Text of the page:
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BLACKBERRY DAZE at the Paul Robeson

THE BASICS:  Finishing up the Paul Robeson Theatre’s 50th season, DAZE is an original small ensemble “costume” musical by Thomas W. Jones II, based upon a novel by Ruth P. Watson.  The original score is by William Knowles.  Writer Jones also directs the Robeson’s company of seven (two play double roles).  BLACKBERRY DAZE runs weekends through May 27th, at the African American Cultural Center, 350 Masten Avenue.  The show, with its single intermission, runs approximately 2 hours.

THUMBNAIL SKETCH:  The action takes place in a little town in Virginia, shortly after the end of the Great War.  Smooth operator Herman Camm, narcissist, gambler and womanizer, simultaneously worms his way into the lives of three local women—the gullible, very recently widowed Mae Lou, her school-age daughter Carrie, and Pearl, the bad-girl singer at the local gin joint.  There’s additional unattractive male behavior from Willie, Pearl’s snarling, brutish, part-time (read: much-travelling) husband.  When the at first surprised, then agonized Carrie discovers that she is pregnant, this brooding, small town drama really takes off!

THE PLAY, THE PLAYERS AND THE PRODUCTION:   Author Jones has subtitled his piece A MURDER ROMANCE IN THE KEY OF BLUES, but this is really quite misleading.  Yes, there’s a murder, but it’s a logical outcome of, not a springboard for, the plot. Don’t expect a detective, clues, anything of that sort.  Further, it’s a real stretch to talk about the man-woman interactions here as romance.  Lust, certainly, and sex-for-advantage.  But romance?  Not in my book.  The songs, lively but none too bluesy, are more informed by gospel than anything else.

DAZE is really intimate social/domestic drama.  It’s pretty gritty, too–quite unusual for musical theater.  Once we get past the muddy choral opening, and start to figure out who’s who, audience interest builds.  And while the focus shifts about in the early going (same as in the book, I’ve been told), once the narrative settles on the victimized Carrie, it’s “all systems go”.

The Robeson cast is decidedly strong.

The Robeson cast is decidedly strong.  Fisher certainly fills the bill as cocky, sleazy Herman Camm, who causes most of the trouble.  Once she emerges front and center, it’s Danielle Green as Carrie who carries (sorry) the show.  Here is some really heartfelt acting.   As the “good” but easily seduced widow, Mae Lou, Latosha Payton gets my vote for best vocalist in a cast full of good ones.  As the seductive, amoral Pearl, statuesque Tifani Wofford score points in both the acting and singing departments.  Augustus Donaldson’s inability to clearly differentiate his Willie and Simon characters is the only real acting- related problem.  I’ll admit that I was confused right to the end.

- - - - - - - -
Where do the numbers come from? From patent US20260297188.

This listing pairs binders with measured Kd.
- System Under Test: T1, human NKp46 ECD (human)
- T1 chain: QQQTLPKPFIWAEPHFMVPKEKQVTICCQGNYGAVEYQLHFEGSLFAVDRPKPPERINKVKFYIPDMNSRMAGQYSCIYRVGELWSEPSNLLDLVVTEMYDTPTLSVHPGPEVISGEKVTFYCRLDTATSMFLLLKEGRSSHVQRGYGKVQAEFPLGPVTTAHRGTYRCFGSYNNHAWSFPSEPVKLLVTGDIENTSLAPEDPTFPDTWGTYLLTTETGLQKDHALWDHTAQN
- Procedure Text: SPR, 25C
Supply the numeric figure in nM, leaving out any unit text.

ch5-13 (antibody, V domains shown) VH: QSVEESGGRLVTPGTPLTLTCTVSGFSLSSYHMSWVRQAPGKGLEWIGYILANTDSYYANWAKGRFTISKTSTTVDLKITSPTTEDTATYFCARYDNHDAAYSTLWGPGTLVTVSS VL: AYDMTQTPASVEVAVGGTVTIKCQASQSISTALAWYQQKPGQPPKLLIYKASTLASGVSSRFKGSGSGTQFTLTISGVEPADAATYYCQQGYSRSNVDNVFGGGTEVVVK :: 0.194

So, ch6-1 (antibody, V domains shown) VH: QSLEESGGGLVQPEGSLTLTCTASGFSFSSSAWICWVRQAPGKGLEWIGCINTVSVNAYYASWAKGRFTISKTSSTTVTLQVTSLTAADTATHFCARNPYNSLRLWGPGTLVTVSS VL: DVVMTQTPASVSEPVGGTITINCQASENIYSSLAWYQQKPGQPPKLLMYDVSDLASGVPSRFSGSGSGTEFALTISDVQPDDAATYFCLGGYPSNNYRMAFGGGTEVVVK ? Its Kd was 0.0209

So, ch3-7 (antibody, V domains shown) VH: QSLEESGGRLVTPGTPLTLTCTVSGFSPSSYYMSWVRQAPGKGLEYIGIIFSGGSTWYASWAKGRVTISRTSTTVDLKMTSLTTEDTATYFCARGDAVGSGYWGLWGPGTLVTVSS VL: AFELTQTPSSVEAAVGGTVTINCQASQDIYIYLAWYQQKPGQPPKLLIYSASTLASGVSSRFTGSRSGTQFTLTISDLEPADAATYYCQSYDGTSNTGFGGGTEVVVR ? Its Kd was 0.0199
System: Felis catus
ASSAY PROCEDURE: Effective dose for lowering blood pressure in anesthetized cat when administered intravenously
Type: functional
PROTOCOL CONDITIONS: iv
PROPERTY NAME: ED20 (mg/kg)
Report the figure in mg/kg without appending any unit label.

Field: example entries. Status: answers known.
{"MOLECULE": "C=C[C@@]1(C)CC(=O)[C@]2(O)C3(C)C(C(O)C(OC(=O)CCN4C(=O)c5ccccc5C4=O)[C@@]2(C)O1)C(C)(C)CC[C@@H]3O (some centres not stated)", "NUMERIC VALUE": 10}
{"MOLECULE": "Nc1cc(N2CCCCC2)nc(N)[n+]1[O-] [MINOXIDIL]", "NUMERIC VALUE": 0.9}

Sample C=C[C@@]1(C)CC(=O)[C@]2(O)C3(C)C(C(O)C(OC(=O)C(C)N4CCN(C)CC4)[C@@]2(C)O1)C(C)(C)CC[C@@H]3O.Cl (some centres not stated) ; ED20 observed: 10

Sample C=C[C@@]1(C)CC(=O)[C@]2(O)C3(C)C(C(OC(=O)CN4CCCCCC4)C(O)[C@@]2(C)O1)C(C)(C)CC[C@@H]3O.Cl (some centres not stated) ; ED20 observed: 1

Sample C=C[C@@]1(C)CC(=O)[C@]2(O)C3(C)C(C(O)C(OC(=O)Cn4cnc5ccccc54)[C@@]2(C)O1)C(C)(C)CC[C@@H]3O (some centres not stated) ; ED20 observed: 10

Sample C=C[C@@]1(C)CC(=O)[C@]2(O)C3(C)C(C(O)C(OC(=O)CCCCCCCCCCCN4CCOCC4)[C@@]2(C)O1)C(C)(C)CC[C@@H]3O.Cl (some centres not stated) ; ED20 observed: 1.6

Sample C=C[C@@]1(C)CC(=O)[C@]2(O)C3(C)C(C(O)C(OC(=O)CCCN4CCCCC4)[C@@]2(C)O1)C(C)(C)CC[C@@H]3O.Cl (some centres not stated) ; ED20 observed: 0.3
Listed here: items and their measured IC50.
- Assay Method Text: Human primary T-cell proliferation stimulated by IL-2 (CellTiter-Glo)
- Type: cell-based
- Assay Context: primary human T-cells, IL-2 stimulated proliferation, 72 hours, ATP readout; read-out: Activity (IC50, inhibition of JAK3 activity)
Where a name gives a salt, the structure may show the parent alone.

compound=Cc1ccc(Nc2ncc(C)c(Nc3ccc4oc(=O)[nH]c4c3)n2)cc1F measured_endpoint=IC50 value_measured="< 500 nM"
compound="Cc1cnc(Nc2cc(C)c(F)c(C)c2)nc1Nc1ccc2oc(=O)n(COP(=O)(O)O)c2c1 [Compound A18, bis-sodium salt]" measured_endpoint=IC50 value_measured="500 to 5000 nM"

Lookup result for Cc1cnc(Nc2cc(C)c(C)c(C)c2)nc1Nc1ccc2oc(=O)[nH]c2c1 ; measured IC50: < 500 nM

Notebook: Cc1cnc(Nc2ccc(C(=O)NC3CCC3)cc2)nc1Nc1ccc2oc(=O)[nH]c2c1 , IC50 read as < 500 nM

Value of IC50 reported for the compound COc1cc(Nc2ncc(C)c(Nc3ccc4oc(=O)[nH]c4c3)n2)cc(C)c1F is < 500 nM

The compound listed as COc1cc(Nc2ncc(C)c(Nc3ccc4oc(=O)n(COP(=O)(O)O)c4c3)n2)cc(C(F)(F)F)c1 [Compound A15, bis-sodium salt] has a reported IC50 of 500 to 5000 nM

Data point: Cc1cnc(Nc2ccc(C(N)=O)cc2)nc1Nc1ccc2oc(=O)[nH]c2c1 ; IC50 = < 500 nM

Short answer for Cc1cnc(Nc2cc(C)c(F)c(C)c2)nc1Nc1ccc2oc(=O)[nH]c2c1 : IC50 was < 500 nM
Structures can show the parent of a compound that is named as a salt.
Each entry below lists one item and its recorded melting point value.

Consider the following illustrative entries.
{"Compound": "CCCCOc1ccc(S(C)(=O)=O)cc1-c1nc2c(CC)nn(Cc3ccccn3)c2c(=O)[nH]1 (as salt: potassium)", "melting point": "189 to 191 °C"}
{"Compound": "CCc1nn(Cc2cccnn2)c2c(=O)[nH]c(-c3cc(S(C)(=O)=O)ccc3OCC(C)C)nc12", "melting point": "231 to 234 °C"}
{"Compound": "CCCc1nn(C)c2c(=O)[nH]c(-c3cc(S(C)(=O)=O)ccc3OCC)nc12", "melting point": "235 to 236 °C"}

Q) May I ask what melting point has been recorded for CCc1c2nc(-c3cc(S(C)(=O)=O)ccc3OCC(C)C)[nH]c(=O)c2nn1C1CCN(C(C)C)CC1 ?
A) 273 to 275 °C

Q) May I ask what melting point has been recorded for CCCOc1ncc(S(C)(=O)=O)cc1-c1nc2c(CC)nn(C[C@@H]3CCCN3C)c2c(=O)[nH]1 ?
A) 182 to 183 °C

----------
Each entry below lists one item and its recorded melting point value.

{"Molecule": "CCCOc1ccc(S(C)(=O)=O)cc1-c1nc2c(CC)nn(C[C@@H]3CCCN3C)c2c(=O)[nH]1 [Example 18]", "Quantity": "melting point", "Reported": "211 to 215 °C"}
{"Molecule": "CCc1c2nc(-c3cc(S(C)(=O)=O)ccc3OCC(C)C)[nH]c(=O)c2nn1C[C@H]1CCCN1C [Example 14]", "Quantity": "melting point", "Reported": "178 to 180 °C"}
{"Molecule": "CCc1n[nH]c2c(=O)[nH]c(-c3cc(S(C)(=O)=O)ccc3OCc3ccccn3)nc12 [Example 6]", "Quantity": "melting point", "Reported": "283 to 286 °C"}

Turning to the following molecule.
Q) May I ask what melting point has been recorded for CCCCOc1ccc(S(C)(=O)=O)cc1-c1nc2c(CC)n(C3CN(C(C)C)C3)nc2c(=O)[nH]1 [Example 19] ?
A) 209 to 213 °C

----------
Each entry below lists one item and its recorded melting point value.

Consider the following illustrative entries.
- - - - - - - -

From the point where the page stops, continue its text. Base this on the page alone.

The score was laid down with aplomb by Frazier Thomas Smith, playing piano onstage.  There are some good, uptempo, gospel style songs.  The cast consistently provides lovely multi-part harmonies.  There were diction problems, however; lyrics get lost, especially during the ensemble numbers.  I believe that this relates, in good part, to the Robeson space itself, which seems to weirdly mute the actors’ vocal efforts.

Nicely rendered, evocative screen projections from Patrick Lord give the show almost all that it needs in terms of a set.  There are good period costumes, and also the occasional clever multi-purpose prop.  A couple of minor lighting gaffes do not significantly detract.

IN SUM:  The Paul Robeson Theatre has wrapped up its 50th season with something special–a gritty, affecting little musical going where few others have dared.  The talented and enthusiastic cast and creative team overcome some structural and technical difficulties, and help put the whole thing over with style.

ONE BUFFALO: This means trouble. A dreadful play, a highly flawed production, or both. Unless there is some really compelling reason for you to attend (i.e. you are the parent of someone who is in it), give this show a wide berth.

TWO BUFFALOS: Passable, but no great shakes. Either the production is pretty far off base, or the play itself is problematic. Unless you are the sort of person who’s happy just going to the theater, you might look around for something else.

THREE BUFFALOS: I still have my issues, but this is a pretty darn good night at the theater. If you don’t go in with huge expectations, you will probably be pleased.

FOUR BUFFALOS: Both the production and the play are of high caliber. If the genre/content are up your alley, I would make a real effort to attend.

FIVE BUFFALOS: Truly superb–a rare rating. Comedies that leave you weak with laughter, dramas that really touch the heart. Provided that this is the kind of show you like, you’d be a fool to miss it!

Written by Grant Golden

Grant Golden

GRANT GOLDEN wears a number of hats. He has been practicing radiology in Buffalo since 1981, for the past 15 years, with Seton Imaging. Dr Laszlo Tabar, internationally famous mammographer, has been his special friend and mentor.

Grant began The Old Chestnut Film Society, Buffalo’s only film society, in 1983. Now in its 35th consecutive season, the OCFS does monthly screenings of Hollywood classics in 16mm.

He has written the scores (and some of the books) for a number of locally produced musicals, including the old WONDERMAKERS shows, THE OTHER ISLAND, NOBODY’S INN (Alleyway Theatre), IZZY! (Musicalfare), and ME II (Western Door Playhouse). He reviewed local plays on the radio for 20 years--on WBEN and WBFO—before making the switch to BuffaloRising.

Grant and his lovely wife Deborah live in Central Park with their dog Ginger, and cats Ella and Felix. They have three adult children, and now, happily, two grandchildren!

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